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In our bi-monthly publication on China we discuss a key concern and a key opportunity. In this edition, we examine whether property is in bubble territory and discuss the phenomenal growth in China’s internet industry.
Demand remains strong, driven by urbanization and an important but often underrated phenomenon: the shrinking average household size. Late marriages, increased divorce rates and aging have pushed down household sizes. Together with replacement demand, this is sustaining the level of new home sales. Our analysis shows that at around 1 billion m2 per annum, floor demand will stabilize over the coming decade.
The Chinese internet industry is growing explosively. Internet activities account for 6.9% of China’s Gross Domestic Product (GDP), the second-largest percentage in the world after South Korea. Nascent segments such as AI, social advertising, and internet finance have been growing at 50%-100%+ over the past three years. We expect them to become mainstream and act as long-term drivers of the internet industry over the next decade.
Currently, around 52% of the Chinese population uses the internet, a percentage that may well near 100% by 2025. Growth will mainly come from rural China, where internet use is still low. This does mean that future internet use will be of lower monetary value, as rural disposable income per person is just one third of urban income. But still: the Chinese internet industry is worth RMB 390 billion, or 60 billion in US dollars, and is growing at a compounded annual growth rate (CAGR) of a whopping 30%.
A strong structural tailwind is the transition of China’s economy towards a more consumption- and service-led growth model, with consumers shifting from offline to online consumption and disposable income rising across the country. As China is still not making by far as much money as the US from the internet, a huge potential remains.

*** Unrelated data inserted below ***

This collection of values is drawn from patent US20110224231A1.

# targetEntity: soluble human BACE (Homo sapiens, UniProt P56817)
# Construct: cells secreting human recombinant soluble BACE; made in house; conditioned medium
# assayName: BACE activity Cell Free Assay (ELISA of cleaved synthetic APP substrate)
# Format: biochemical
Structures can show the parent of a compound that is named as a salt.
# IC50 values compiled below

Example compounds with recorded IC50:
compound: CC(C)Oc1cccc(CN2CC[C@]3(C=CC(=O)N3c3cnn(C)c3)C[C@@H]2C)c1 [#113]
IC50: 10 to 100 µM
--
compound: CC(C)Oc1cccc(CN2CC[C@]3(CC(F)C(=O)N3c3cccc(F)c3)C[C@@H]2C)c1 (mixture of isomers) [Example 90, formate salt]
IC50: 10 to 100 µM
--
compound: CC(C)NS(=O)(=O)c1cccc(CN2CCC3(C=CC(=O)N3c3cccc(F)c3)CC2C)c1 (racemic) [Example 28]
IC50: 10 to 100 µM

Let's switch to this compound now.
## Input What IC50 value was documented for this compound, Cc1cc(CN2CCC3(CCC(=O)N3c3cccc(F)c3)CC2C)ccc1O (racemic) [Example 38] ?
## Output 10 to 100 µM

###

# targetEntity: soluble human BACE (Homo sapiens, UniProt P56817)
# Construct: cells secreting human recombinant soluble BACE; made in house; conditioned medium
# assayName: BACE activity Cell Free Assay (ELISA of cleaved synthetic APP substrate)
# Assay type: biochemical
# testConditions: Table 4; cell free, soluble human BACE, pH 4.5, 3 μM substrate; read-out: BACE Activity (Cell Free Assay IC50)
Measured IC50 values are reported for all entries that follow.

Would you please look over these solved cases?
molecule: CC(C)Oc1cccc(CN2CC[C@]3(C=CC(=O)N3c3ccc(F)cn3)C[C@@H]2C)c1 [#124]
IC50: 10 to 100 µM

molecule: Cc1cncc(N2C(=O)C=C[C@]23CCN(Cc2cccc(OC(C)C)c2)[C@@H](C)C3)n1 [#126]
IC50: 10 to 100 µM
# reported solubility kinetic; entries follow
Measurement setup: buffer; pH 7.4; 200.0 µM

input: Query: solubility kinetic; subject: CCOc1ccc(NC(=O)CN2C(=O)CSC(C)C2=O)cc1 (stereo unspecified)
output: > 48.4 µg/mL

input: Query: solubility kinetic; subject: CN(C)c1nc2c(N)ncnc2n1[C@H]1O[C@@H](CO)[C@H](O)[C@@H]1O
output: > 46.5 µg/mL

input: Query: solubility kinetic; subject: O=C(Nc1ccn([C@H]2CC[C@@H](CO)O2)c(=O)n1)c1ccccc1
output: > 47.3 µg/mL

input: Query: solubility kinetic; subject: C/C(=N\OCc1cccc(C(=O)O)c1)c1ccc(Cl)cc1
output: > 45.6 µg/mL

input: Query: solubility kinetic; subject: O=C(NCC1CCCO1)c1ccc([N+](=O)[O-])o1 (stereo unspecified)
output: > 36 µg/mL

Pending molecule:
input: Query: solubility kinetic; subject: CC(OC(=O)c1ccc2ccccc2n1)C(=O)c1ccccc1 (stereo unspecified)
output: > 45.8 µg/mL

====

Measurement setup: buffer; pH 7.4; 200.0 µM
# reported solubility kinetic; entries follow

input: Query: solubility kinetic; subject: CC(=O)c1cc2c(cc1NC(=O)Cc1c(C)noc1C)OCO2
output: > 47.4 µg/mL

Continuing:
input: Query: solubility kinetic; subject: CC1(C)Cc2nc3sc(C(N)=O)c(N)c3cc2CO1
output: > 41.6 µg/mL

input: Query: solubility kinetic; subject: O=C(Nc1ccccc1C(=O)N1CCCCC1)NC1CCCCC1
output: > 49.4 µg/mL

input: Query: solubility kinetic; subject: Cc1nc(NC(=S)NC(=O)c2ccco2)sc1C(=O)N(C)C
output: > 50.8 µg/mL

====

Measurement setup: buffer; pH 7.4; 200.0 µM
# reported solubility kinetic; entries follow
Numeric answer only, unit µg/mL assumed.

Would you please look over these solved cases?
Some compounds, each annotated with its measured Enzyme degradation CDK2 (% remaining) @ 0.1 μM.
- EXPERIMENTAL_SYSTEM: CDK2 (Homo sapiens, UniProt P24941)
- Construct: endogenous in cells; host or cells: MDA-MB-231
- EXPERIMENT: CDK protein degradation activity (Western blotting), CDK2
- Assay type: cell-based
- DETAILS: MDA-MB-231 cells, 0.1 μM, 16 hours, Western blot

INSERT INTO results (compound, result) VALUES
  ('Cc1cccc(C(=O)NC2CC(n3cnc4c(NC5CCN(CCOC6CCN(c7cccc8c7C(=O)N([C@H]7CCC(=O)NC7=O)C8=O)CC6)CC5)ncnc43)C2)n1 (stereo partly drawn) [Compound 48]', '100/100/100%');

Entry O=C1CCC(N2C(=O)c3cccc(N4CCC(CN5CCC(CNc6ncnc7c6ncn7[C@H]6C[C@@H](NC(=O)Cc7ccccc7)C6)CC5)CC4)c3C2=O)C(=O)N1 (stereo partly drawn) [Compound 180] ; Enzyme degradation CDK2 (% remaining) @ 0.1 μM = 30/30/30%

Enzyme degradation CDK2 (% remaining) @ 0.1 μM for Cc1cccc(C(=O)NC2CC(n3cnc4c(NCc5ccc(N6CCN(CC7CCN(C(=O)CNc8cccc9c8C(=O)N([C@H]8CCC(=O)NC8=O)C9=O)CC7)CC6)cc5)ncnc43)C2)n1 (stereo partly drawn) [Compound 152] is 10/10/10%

An attractive segment is e-commerce. Online shoppers are only 32% of the population and online retail is some 12% of the retail industry. Online retail sales amount to RMB 4 trillion and are growing at a CAGR of circa 22%. This is driven by robust consumption growth, which significantly outpaces overall economic growth, and an expanding user base. Opportunities are found in home appliances and food & beverage, as not many people are buying these online yet.
Online advertising has tremendous room for growth. Advertisement spending is only circa 0.4% of GDP, against 0.7%-0.9% in developed countries. As the economy is becoming more market-oriented, this is expected to grow by a CAGR of 25%.
Many Chinese internet sectors are dominated by industry leaders such as Baidu, Alibaba, and Tencent. They are expanding quickly by building whole networks of related services that make them almost indispensable in daily life. An example is Tencent’s WeChat app, which allows users to book doctor’s appointments, order groceries, pay bills and much more.